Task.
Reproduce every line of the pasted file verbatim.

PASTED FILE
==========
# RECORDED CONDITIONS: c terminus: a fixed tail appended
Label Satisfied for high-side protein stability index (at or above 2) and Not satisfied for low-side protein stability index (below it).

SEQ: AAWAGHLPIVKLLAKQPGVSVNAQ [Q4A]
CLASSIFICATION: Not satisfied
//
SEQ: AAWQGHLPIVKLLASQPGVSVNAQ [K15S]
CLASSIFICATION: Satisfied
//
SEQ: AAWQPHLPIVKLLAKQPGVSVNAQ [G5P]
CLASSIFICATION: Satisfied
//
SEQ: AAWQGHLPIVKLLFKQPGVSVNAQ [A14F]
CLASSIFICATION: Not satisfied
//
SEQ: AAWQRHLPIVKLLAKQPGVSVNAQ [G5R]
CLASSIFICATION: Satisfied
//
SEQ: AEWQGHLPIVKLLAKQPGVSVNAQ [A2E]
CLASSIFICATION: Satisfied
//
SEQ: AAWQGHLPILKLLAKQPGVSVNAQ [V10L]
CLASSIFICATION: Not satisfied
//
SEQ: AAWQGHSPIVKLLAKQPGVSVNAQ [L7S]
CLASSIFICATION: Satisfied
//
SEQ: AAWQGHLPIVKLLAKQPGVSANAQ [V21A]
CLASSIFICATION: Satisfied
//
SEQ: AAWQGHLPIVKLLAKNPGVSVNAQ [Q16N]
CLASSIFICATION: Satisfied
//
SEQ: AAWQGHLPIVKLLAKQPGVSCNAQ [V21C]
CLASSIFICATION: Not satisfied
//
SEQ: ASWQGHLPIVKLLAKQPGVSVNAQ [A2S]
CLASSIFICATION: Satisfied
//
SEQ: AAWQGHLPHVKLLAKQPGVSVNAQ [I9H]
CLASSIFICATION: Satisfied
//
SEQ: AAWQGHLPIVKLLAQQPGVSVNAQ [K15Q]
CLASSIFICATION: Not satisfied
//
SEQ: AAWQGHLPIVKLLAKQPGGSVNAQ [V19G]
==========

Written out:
# RECORDED CONDITIONS: c terminus: a fixed tail appended
Label Satisfied for high-side protein stability index (at or above 2) and Not satisfied for low-side protein stability index (below it).

SEQ: AAWAGHLPIVKLLAKQPGVSVNAQ [Q4A]
CLASSIFICATION: Not satisfied
//
SEQ: AAWQGHLPIVKLLASQPGVSVNAQ [K15S]
CLASSIFICATION: Satisfied
//
SEQ: AAWQPHLPIVKLLAKQPGVSVNAQ [G5P]
CLASSIFICATION: Satisfied
//
SEQ: AAWQGHLPIVKLLFKQPGVSVNAQ [A14F]
CLASSIFICATION: Not satisfied
//
SEQ: AAWQRHLPIVKLLAKQPGVSVNAQ [G5R]
CLASSIFICATION: Satisfied
//
SEQ: AEWQGHLPIVKLLAKQPGVSVNAQ [A2E]
CLASSIFICATION: Satisfied
//
SEQ: AAWQGHLPILKLLAKQPGVSVNAQ [V10L]
CLASSIFICATION: Not satisfied
//
SEQ: AAWQGHSPIVKLLAKQPGVSVNAQ [L7S]
CLASSIFICATION: Satisfied
//
SEQ: AAWQGHLPIVKLLAKQPGVSANAQ [V21A]
CLASSIFICATION: Satisfied
//
SEQ: AAWQGHLPIVKLLAKNPGVSVNAQ [Q16N]
CLASSIFICATION: Satisfied
//
SEQ: AAWQGHLPIVKLLAKQPGVSCNAQ [V21C]
CLASSIFICATION: Not satisfied
//
SEQ: ASWQGHLPIVKLLAKQPGVSVNAQ [A2S]
CLASSIFICATION: Satisfied
//
SEQ: AAWQGHLPHVKLLAKQPGVSVNAQ [I9H]
CLASSIFICATION: Satisfied
//
SEQ: AAWQGHLPIVKLLAQQPGVSVNAQ [K15Q]
CLASSIFICATION: Not satisfied
//
SEQ: AAWQGHLPIVKLLAKQPGGSVNAQ [V19G]